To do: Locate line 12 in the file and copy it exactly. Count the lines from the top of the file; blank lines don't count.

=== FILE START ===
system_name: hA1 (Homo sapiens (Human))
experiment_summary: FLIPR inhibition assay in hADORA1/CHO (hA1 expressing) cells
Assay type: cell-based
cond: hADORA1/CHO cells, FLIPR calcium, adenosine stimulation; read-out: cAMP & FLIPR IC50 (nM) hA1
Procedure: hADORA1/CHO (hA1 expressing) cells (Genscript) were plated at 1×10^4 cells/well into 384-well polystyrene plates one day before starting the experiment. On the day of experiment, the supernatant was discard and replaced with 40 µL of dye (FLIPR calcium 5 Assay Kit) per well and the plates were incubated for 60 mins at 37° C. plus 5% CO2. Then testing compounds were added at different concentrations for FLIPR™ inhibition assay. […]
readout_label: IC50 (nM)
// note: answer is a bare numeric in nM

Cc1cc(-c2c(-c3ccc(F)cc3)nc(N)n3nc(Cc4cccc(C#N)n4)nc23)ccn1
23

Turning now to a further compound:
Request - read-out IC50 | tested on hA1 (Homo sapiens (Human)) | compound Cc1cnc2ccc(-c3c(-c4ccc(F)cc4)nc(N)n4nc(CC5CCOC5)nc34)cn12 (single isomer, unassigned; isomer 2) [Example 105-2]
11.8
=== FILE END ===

11.8